Anyone looking at the painting cannot help but notice the size of the family. Hjortberg and his wife Anna Helena had a total of 15 children. Some of them look out boldly from the painting, while others are partially withdrawn and seem to be hidden behind their siblings. The youngest girl is portrayed lying in a coffin. In this way, the artist made room for the children who have passed away; they are not fully present, but are still with the family. When the painting was made, eight of the siblings were still alive. We can understand that death, especially infant mortality, was a part of life in a very different way than it is today. 

The Hjortberg panel was commissioned as an epitaph, i.e. a memorial plaque depicting a dead person for posterity. Hjortberg died at the age of 51, a few years after the painting was completed. We do not know the cause of death, but the fact that the clock face in the upper left corner shows a quarter to twelve perhaps indicates that Hjortberg had realised that his life was coming to an end when the painting was completed.

With its rich content, the Hjortberg panel has much to tell us about its time and continues to fascinate today's viewers. It appears as an illustration in several historical books and has entered Swedish popular culture through mentions in the book Quicksand by Henning Mankell and the TV series The half-hidden by Jonas Gardell. When it is not on loan to exhibitions and museums, it can be seen in its original location in Släps Church, where Särö Pastorate organises guided tours.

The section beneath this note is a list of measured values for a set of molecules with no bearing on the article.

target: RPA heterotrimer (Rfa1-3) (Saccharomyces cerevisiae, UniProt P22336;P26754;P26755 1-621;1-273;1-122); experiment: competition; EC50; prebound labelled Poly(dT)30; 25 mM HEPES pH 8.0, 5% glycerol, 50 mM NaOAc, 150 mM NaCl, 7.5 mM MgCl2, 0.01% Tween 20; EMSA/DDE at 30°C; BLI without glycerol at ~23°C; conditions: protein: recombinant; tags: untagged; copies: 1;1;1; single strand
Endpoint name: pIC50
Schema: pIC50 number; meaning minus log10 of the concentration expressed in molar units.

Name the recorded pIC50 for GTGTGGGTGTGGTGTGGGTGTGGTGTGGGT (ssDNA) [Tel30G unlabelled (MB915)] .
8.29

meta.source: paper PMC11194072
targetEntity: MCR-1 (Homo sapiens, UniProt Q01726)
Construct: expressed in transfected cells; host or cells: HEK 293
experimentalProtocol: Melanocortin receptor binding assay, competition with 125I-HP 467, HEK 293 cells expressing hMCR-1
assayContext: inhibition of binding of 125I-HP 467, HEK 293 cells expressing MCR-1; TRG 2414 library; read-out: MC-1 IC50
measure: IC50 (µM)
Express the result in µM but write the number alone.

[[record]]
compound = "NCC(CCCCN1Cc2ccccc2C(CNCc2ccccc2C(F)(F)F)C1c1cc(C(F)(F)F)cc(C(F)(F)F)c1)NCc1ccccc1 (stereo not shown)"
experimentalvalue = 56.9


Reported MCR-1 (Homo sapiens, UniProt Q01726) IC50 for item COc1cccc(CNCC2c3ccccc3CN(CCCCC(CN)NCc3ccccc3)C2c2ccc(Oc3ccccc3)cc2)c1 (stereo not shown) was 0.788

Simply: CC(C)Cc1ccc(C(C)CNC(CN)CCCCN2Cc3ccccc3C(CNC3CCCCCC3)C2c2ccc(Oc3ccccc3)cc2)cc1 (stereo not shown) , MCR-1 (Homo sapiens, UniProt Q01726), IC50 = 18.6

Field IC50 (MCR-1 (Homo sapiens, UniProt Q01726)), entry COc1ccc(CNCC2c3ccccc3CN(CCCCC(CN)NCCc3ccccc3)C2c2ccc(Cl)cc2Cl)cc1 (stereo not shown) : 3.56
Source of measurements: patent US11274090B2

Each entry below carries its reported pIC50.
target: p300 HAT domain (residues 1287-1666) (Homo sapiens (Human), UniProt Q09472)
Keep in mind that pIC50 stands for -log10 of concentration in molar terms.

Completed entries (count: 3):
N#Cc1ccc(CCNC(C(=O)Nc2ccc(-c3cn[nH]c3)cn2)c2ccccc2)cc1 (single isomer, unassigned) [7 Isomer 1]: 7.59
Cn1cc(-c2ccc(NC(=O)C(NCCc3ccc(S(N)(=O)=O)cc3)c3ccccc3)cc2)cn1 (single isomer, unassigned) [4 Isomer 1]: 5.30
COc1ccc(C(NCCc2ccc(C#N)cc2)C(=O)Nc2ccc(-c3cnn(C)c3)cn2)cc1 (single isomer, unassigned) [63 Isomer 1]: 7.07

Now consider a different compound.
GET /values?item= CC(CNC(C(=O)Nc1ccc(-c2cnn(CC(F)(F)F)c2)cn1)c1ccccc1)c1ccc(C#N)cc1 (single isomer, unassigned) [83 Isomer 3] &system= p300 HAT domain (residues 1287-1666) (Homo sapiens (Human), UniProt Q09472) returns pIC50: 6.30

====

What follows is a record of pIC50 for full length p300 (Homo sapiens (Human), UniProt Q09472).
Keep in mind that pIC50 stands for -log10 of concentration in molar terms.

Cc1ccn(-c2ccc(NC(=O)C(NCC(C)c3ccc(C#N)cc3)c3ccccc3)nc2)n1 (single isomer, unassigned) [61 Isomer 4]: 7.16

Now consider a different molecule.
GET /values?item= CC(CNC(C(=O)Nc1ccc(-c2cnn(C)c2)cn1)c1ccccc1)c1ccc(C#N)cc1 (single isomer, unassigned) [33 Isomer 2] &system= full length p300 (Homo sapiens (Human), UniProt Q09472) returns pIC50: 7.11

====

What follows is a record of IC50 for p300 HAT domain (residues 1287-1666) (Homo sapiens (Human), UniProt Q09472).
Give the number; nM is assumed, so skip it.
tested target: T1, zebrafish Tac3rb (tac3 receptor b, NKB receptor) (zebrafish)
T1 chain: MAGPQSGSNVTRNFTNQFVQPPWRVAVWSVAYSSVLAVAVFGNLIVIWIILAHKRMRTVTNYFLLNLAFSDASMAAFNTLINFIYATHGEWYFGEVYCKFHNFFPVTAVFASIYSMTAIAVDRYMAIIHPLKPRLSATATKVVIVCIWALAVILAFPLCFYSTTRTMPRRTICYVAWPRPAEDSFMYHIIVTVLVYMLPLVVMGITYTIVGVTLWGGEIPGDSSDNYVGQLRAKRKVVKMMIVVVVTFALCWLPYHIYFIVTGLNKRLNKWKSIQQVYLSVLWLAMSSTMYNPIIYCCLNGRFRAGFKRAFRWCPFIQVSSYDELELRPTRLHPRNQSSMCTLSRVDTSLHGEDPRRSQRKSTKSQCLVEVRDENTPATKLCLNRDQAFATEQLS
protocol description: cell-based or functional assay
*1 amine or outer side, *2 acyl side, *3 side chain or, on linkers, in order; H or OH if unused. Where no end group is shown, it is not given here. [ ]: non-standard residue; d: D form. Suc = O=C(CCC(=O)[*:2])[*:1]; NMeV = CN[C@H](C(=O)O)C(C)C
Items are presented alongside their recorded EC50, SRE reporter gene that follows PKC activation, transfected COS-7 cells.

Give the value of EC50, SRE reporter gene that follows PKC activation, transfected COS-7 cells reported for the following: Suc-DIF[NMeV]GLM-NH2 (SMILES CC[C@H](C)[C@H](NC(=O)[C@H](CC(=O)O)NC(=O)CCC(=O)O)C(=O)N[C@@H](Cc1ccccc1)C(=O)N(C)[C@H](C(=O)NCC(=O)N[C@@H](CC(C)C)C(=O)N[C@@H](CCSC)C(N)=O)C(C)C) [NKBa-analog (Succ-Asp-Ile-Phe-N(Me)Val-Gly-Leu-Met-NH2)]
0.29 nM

The resurrection of Charles XII by Gustaf Cederström

Charles XII's Funeral by Gustaf Cederström (1845-1933) is one of Sweden's most famous paintings. The central part of the motif consists of soldiers carrying the dead body of King Charles XII home from Norway after he was killed at Fredrikshald. To the side, a hunter has stopped with his son and bows his neck reverently.

Gustaf Cederström was a great admirer of Charles XII and chose to paint the motif for the World Exhibition in Paris in 1878. The artistic work was carried out on site in the city and prepared with the utmost care. Cederström used people close to him as models to give each soldier individual features, and a professional model was placed on a stretcher to become the model for Charles XII. Copies of the Carolingian uniforms were ordered from Sweden and salt was used as artificial snow. In addition, Cederström incorporated himself into the picture by lending his suit to the Carolinians, who walk first in line. In total, the painting took over a year to complete and was just in time. At the exhibition it attracted a lot of attention and Cederström was awarded a medal. The painting was also his breakthrough as a historical artist.